Rookie Robert Wickens takes St. Petersburg pole for first career IndyCar race

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Oh, Canada!

Rookie driver and Canadian native Robert Wickens overcame rain and slick track conditions during Saturday’s qualifying for Sunday’s Firestone Grand Prix of St. Petersburg, the season-opening event for the Verizon IndyCar Series season.

Entered into the first IndyCar race of his career and first qualifying effort, Wickens, grabbed the pole on the last lap of qualifying for Schmidt Peterson Motorsports, and will start from the front after an effort of 1:01.6643.

Rookie Robert Wickens will start Sunday’s IndyCar Firestone Grand Prix of St. Petersburg from the pole.

“I’m a little speechless,” Wickens said. “My goal going into today was to make top 10. It was tough … but we kept our cool, made changes for the wet and we got it. I’m super happy. I hope we can take this pole position tomorrow and get a good result.”

Added Wickens’ teammate, James Hinchcliffe, “I knew he could do it. This kid’s got talent. He proved the car’s quick. It’s the first pole of his first career in his first race. It’s just awesome. I’m real happy.”

Wickens is one of three rookies to make the Firestone Fast Six.

Will Power will start second (1:01.7346), followed by rookie Matheus Leist (1:01.7631), rookie Jordan King (1:01.7633), Takuma Sato (1:01.8821) and Ryan Hunter-Reay (1:02.0385).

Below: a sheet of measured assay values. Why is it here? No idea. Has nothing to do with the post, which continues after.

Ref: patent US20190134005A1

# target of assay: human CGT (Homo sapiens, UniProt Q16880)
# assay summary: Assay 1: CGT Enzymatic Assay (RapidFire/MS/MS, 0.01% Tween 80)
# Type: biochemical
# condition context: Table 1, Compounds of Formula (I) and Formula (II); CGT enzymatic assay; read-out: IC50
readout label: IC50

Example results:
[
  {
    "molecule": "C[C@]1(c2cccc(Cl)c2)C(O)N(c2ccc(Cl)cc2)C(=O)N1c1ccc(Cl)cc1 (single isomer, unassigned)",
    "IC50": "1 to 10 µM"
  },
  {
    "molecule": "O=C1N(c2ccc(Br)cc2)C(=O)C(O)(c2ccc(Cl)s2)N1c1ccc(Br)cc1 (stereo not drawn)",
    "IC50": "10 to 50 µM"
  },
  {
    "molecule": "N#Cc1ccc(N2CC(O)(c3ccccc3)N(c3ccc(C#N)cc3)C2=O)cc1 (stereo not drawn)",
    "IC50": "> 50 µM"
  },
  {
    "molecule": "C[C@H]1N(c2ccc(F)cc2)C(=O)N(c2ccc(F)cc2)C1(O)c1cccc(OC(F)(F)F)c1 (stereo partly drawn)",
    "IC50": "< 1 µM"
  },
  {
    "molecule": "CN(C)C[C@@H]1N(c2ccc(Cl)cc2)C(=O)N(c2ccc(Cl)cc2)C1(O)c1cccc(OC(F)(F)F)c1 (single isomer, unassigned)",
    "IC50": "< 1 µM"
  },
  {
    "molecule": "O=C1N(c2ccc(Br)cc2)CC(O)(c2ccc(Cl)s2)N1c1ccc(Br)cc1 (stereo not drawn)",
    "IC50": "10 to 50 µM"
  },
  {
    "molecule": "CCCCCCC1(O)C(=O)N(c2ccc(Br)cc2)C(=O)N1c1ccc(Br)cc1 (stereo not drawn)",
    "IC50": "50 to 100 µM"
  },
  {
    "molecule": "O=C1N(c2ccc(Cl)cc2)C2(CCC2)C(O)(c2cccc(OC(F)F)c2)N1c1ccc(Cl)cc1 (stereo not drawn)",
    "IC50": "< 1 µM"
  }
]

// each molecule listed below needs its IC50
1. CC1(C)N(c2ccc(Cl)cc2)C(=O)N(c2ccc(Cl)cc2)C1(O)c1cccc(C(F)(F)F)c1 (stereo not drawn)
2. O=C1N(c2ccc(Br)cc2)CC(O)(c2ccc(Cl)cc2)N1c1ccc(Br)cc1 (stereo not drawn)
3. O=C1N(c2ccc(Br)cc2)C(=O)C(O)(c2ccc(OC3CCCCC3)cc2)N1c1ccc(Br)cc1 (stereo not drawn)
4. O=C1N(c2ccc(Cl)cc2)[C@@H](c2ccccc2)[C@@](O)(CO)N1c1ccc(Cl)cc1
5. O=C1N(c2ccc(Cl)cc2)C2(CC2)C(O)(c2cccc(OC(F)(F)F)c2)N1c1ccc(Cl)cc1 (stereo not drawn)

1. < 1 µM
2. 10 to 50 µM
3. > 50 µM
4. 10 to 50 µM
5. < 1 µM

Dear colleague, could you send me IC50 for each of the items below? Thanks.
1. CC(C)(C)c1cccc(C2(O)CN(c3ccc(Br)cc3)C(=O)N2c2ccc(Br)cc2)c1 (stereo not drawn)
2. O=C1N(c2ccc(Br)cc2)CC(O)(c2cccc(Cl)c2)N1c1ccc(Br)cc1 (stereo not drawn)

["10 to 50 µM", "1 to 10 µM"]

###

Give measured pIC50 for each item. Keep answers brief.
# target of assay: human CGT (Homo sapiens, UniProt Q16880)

“It was really unpredictable, especially the way the paint was so slippery in Turn 1,” Power said of the qualifying conditions.

Added Leist: “That’s awesome. It’s a dream come true for me. First IndyCar race, first IndyCar season. I’m so happy. The A.J. Foyt team did a great job and I’m really, really happy.”

Here’s the full final qualifying grid:

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Qualifying Notes:

* Rookie Jordan King broke Will Power’s old track record (1:00.0658) with a run of 1:00.0476 in Round 1.

* Drivers that advanced from Round 1 to Round 2 in Group 1 were:

Jordan King: 1:00.0476
Alexander Rossi: 1:00.0936
Robert Wickens: 1:00.0999
Tony Kanaan: 1:00.2828
Simon Pagenaud: 1:00.3242
Ryan Hunter-Reay: 1:00.4087

* Those that did not advance to Round 2 from Group 1 were: Josef Newgarden, Zach Veach, Ed Jones, Jack Harvey, Charlie Kimball, Rene Binder

* Drivers that advanced from Round 1 to Round 2 in Group 2 of qualifying were:

Will Power 1:00.5969
Mattheus Leist 1:00.6331
Scott Dixon 1:00.8435
James Hinchcliffe 1:00.8441
Gabby Chaves 1:00.8507
Takuma Sato 1:00.9580

* Those that did not advance to Round 2 from Group 2 were: Spencer Pigot, Marco Andretti, Sebastien Bourdais (who started 21st and last one year ago, but then rallied to win), Graham Rahal, Max Chilton and Zachary Claman De Melo.